Arts & Culture

Album review: Two Zero One Seven (How Chief Keef will make me a better person in 2017)

Chief Keef
Two Zero One Seven
Glo Gang, RBC Records
Download here (Datpiff)

I woke up this morning without a hangover, this picture going viral, and a new Chief Keef mixtape. Happy New Year to me.

Two Zero One Seven marks the long awaited return of Keef to rap, coming after a year long hiatus in 2016 (his last project was Nobody 2, in December 2015). It also hopefully means the king of Chicago drill is really back and ready to tackle 2017 in full force.

However, the importance of Keef’s New Year’s re-emergence extends beyond hip-hop. In fact, as far as I’m concerned we can all set our yearly resolutions a little better, and strive to make this year our year thanks to him. Here are five lessons I took from Keef’s Two Zero One Seven that can teach us how to live better life in 2-0-1-7.

1. It dropped on New Year’s Day

By dropping Two Zero One Seven on the first day of the new year, Keef sends a positive message: in order to achieve our goals this year, we need to start working towards them on day one. Always be striving for greatness.

2. Keef himself produced 11 of the tape’s 17 songs

You are always your best resource. Sure, friends and/or co-workers are key — industry vets Young Chop and Lex Luger do pick up production credits on the album — but to find success in 2017, the first and last person you should rely on is you. Pick any song on the tape and it will have you rockin’. Whether you’re in your car or in your crib, Keef easily keeps up with dudes who’s main hustle is beat production. The moral of the story? You will get fit when you make it a priority. You will learn to make that hot beat when you make it a priority. Personal accountability, accountability, accountability is key this year.

3. Recently, when asked about today’s young rappers “biting his sound,” Keef responded: “N***a I am the new school! [laughs] I’m still young, younger than some of them n****s.”

People are always going to want a slice of your success — this is the nature of things in work or in play. Keef reminds us when this happens, remain confident, and keep working, but always keep a watchful eye on your surroundings. Find your areas of opportunity this year (in the same interview, Keef talks positively about “King of the Youth” Lil Yachty, and collaborating with rising rap beast, 21 Savage) while identifying where you can assert yourself against the competition (“All these n****s my sons, using my flows. I was doing that shit like, two years ago, go on my Youtube. It’s aight, I’m coming for necks this year.“). Amen.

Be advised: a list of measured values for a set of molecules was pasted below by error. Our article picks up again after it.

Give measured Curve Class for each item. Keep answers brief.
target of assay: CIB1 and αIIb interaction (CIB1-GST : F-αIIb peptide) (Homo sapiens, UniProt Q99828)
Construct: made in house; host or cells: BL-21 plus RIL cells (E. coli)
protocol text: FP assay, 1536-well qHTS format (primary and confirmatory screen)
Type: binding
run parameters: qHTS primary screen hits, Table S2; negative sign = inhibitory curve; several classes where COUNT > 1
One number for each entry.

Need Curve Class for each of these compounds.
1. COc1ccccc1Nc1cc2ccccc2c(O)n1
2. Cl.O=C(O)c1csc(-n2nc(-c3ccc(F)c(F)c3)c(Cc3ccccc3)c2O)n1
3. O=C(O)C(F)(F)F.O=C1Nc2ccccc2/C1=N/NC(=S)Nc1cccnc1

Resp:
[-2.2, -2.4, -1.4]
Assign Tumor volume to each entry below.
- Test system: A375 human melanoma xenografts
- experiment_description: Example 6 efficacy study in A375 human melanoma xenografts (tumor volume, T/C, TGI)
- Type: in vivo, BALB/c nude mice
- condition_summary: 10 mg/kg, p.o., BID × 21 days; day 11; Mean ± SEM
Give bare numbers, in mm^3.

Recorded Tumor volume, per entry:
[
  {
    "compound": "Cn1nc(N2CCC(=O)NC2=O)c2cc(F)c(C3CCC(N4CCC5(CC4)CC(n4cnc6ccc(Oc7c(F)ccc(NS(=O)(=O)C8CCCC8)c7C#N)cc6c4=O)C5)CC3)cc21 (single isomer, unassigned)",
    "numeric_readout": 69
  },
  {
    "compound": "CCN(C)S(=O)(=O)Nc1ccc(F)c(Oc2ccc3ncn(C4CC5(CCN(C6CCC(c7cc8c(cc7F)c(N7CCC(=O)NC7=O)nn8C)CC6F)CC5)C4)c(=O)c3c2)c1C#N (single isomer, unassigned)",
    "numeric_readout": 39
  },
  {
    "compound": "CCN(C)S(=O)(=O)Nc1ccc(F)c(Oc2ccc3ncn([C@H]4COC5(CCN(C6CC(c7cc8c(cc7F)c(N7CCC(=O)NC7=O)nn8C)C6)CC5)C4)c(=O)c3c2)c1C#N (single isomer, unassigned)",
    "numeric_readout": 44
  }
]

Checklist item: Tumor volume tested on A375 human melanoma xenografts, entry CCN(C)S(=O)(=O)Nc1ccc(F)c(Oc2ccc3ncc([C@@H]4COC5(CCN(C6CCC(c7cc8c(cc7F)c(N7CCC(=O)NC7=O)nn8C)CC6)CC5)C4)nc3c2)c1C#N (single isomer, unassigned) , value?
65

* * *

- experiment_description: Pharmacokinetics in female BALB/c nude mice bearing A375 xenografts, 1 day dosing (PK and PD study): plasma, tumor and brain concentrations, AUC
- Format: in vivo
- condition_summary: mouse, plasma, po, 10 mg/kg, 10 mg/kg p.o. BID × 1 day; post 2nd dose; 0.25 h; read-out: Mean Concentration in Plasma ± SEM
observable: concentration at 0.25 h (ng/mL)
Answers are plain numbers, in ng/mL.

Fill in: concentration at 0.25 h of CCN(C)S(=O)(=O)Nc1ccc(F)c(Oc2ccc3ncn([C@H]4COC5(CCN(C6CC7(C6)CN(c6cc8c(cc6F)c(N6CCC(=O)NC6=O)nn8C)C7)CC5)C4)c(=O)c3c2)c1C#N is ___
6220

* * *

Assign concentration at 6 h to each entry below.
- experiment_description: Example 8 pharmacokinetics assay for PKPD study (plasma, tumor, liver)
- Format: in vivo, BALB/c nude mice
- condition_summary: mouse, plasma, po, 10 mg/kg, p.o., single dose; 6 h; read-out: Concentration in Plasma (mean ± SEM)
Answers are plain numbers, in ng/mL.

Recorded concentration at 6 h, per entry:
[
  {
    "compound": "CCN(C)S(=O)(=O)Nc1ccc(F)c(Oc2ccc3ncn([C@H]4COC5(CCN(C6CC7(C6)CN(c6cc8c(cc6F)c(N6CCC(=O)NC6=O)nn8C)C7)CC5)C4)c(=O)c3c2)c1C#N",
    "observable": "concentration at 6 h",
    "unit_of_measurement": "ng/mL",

BONUS: Keef is truly younger than much of his competition — he’s only 21 years old (despite being 18 mixtapes/albums and 3 children into his life). Even though you may be relatively young in your field of study or work, Keef reassures us that we can still be experienced, accomplished, and successful.

4. The album artwork is both colourful and serious

The tape’s cover features a lil’ cartoon lean cups, blunt, and roses as well as a nice yellow and baby blue colour scheme. But it also shows Keef wearing a black and white prison jumpsuit with chains around his wrists. This year, you don’t have to sacrifice your creativity and unique flairs in order to be taken seriously. When Keef’s going in on bars bragging up his riches, bitches, and processes for dealing with snitches, you won’t think less of the man for his cutsie colour/sticker choices. Your work and art can speak for themselves this year — be yourself, not what others think you should be.

5. The first song is called “So Tree”

I have no idea what this song title means, or what Keef specifically is getting at when he calls himself “So Tree.” (Just for context, I’m writing this review without having done too much in-depth research — to be honest, I haven’t even finished the whole thing yet — so this means I haven’t done any Genius searches on lyrics or song titles etc.) If I was to take a shot in the dark at this line’s meaning, it most likely has something to do with marijuana — and either the act of procuring, dealing, or smoking a whole shit ton of it. However, this year Chief Keef presents us this phrase as a way to re-teach a basic lesson: what do assumptions do? Make an ass out of you and me. In 2017, we need to communicate better. In a post Trump-elected society, I think it’s safe to say we don’t really know what the majority of people around us are really thinking, believing, needing, or feeling. This needs to change. Get to know people, ask them questions, clarify what they mean when they say things. Don’t misinterpret in 2017, we can all be better communicators this year. Maybe we can all be “So Tree” (still don’t know what it means).

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